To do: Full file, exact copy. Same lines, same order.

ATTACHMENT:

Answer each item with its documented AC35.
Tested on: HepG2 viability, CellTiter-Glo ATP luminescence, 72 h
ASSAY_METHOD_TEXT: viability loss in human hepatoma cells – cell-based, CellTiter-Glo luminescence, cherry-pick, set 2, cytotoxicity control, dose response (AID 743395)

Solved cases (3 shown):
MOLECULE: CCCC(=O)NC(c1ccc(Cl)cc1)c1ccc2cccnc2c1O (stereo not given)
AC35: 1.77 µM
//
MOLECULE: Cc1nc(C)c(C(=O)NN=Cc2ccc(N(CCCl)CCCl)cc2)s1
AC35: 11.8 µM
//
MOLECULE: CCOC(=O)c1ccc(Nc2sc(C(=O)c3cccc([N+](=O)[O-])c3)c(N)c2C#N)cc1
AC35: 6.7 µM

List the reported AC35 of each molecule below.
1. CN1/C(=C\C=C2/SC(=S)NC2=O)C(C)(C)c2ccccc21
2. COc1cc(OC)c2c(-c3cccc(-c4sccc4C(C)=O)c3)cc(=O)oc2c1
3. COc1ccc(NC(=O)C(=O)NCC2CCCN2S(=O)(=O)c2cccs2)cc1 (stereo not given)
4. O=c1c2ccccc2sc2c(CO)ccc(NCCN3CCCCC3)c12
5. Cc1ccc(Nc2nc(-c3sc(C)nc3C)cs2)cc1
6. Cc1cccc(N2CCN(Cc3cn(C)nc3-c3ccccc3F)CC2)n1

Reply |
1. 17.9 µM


Answer each item with its documented AC35.
Tested on: HepG2 viability, CellTiter-Glo ATP luminescence, 72 h
ASSAY_METHOD_TEXT: viability loss in human hepatoma cells – cell-based, CellTiter-Glo luminescence, cherry-pick, set 2, cytotoxicity control, dose response (AID 743395)

Solved cases (3 shown):
MOLECULE: CCCC(=O)NC(c1ccc(Cl)cc1)c1ccc2cccnc2c1O (stereo not given)
AC35: 1.77 µM
//
MOLECULE: Cc1nc(C)c(C(=O)NN=Cc2ccc(N(CCCl)CCCl)cc2)s1
AC35: 11.8 µM
//
MOLECULE: CCOC(=O)c1ccc(Nc2sc(C(=O)c3cccc([N+](=O)[O-])c3)c(N)c2C#N)cc1
AC35: 6.7 µM

List the reported AC35 of each molecule below.
1. CN1/C(=C\C=C2/SC(=S)NC2=O)C(C)(C)c2ccccc21
2. COc1cc(OC)c2c(-c3cccc(-c4sccc4C(C)=O)c3)cc(=O)oc2c1
3. COc1ccc(NC(=O)C(=O)NCC2CCCN2S(=O)(=O)c2cccs2)cc1 (stereo not given)
4. O=c1c2ccccc2sc2c(CO)ccc(NCCN3CCCCC3)c12
5. Cc1ccc(Nc2nc(-c3sc(C)nc3C)cs2)cc1
6. Cc1cccc(N2CCN(Cc3cn(C)nc3-c3ccccc3F)CC2)n1

Reply |
1. 17.9 µM